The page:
Each redistricting dataset merges the electoral data the SWDB collected and processed over the preceding decade with the most current census data (PL94-171). The result is a census block level dataset that allows for longitudinal analysis of electoral data over time on the same unit of analysis. Electoral data consist of the Statements of Vote (SOV) and Statements of Registration (SOR) for each statewide election. These data are collected from the Registrars of Voters for each of the 58 California counties with each election.
The SWDB collects the Statement of Vote and the Statement of Registration along with various geography files from each of the 58 counties for every statewide election. The Statement of Vote is a precinct level dataset and precincts in California change frequently between elections. The goal of the SWDB is to make election data available that can be compared over time, on the same unit of analysis – a precinct, a census block or a census tract.
July 31, 2009
After each census once a decade, lawmakers are required to approve a new map that sets the boundaries of state House, Senate and congressional districts. Those boundaries become ground zero for political power for 10 years. And at least since 1970, lawmakers have followed a process that allows them to manipulate the mapmaking for one political party’s gain.
It’s time we voters demand an end to that out-of-bounds boundary creation. Having put off earlier calls for change, lawmakers Wednesday held the first of four hearings on political mapmaking changes. We’re skeptical any process can truly produce a map free of manipulation, but we must demand something fairer than the current game.
Now, in a nutshell, the major political parties refuse to agree on a map and force a tiebreaker. One party’s name is drawn from a hat and that party gets its map, the one that gives them the advantages. The winning party does its best to protect its incumbents and create districts that give that party the best chance at winning, within the constraints of a federal law that requires, as much as possible, compact, contiguous and racially fair districting. The last map secured Democrats’ hold on power.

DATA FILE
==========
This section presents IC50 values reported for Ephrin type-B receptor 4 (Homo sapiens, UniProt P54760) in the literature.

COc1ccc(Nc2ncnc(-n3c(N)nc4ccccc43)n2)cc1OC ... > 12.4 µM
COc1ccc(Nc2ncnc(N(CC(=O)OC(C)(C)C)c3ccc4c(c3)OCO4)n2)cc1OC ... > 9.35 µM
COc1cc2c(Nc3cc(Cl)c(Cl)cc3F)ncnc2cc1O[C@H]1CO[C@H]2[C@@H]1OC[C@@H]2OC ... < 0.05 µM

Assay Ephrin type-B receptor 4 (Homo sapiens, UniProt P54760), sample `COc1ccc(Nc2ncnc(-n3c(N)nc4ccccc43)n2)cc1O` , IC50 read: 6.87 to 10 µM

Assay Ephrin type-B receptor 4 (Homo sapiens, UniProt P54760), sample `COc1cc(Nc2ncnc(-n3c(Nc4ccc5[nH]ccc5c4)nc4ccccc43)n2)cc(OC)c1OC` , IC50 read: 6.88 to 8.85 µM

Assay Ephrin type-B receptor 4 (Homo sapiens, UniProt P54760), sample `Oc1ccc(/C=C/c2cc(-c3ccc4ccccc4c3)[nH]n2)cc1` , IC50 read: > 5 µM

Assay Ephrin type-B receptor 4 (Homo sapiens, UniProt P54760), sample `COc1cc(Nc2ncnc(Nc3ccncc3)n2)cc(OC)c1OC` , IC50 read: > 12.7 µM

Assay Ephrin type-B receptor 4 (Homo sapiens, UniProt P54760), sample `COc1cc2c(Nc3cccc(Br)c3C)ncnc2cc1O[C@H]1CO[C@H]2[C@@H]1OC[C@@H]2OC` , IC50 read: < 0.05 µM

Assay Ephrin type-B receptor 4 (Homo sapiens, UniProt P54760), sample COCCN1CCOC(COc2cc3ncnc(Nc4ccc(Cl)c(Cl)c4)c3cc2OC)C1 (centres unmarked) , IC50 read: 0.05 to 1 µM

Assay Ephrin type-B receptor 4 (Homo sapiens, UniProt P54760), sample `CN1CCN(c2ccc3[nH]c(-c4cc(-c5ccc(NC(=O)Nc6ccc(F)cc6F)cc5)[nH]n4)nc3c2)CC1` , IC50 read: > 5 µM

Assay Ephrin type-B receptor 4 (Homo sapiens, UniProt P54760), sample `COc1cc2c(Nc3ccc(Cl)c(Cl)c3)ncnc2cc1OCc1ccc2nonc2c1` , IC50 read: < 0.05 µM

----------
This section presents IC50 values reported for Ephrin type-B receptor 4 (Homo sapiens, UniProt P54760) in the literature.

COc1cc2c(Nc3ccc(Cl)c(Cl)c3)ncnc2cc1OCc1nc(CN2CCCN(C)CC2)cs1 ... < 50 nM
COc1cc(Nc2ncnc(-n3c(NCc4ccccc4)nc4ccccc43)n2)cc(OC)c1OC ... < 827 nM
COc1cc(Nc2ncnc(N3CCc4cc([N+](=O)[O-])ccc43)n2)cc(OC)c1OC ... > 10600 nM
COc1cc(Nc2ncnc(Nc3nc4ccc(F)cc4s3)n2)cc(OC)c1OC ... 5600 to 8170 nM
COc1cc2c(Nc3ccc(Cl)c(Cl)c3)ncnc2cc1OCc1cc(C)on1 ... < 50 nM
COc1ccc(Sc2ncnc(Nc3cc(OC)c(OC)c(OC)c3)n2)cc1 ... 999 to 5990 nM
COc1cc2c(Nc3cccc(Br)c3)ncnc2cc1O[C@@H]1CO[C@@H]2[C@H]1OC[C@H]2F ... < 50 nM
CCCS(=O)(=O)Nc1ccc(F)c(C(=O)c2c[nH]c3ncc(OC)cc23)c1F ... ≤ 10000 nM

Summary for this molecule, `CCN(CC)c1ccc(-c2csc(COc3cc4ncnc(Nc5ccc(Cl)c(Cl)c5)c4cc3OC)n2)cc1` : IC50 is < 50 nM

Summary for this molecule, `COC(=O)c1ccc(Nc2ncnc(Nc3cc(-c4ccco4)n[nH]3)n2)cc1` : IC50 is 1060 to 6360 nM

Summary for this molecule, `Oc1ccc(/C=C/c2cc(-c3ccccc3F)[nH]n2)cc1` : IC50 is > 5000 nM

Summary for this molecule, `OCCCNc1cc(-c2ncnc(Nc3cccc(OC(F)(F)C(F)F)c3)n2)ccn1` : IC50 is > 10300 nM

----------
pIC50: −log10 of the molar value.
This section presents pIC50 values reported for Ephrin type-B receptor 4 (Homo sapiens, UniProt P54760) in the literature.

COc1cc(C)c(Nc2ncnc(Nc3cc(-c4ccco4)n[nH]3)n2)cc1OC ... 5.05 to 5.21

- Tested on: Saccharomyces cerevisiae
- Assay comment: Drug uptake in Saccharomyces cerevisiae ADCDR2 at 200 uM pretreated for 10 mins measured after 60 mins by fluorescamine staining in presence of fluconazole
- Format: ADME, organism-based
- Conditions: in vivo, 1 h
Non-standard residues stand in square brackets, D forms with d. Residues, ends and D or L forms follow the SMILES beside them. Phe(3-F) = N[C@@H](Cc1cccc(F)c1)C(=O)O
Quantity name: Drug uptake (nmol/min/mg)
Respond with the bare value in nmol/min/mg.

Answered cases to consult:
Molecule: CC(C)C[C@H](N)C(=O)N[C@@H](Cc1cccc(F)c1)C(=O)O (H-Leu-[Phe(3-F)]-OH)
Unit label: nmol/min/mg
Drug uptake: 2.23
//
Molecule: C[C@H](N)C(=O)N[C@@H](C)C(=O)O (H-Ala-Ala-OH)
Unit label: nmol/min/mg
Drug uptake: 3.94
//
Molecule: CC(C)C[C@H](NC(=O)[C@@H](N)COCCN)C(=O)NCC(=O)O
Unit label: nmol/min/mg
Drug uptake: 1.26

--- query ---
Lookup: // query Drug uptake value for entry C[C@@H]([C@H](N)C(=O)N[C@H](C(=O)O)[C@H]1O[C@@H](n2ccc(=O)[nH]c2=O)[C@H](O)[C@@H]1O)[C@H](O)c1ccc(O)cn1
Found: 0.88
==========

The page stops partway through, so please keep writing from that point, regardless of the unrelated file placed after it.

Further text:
This method also has tended to create very few truly competitive legislative contests. If Democrats win, they draw a map that packs an overwhelming majority of Democratic voters into as many districts as possible in areas where their Democratic incumbents reside. That allows Democratic leaders to focus on raising money for a few key close contests each election. Republicans try the same when they win the pick.
Months ago, the Illinois Reform Commission ranked a less-partisan mapmaking process a top priority to clean up state government. We agree.
Commissioners pointed to a plan proposed by people at Southern Illinois University’s Paul Simon Public Policy Institute that would have the state supreme court’s chief justice and one from the opposing party choose someone to oversee map drawing. It would separate House and Senate maps, which some believe would boost chances for diversity, debate and more competitive districts. This plan and others being pushed by other groups and legislators attempt to siphon politics out of map creation by giving it over more fully to computer modeling that does not consider citizens’ voting history and incumbents’ addresses. Legislators have until next May to approve a new system.
About three months ago, an overwhelming majority of the nearly 50 legislators who represent the Northwest and West suburbs said they favored a nonpartisan map process. We’ve heard little since. It’s time they, especially the suburban Democrats in the majority, push their leaders to allow this key change. Map drawing is where it all begins.
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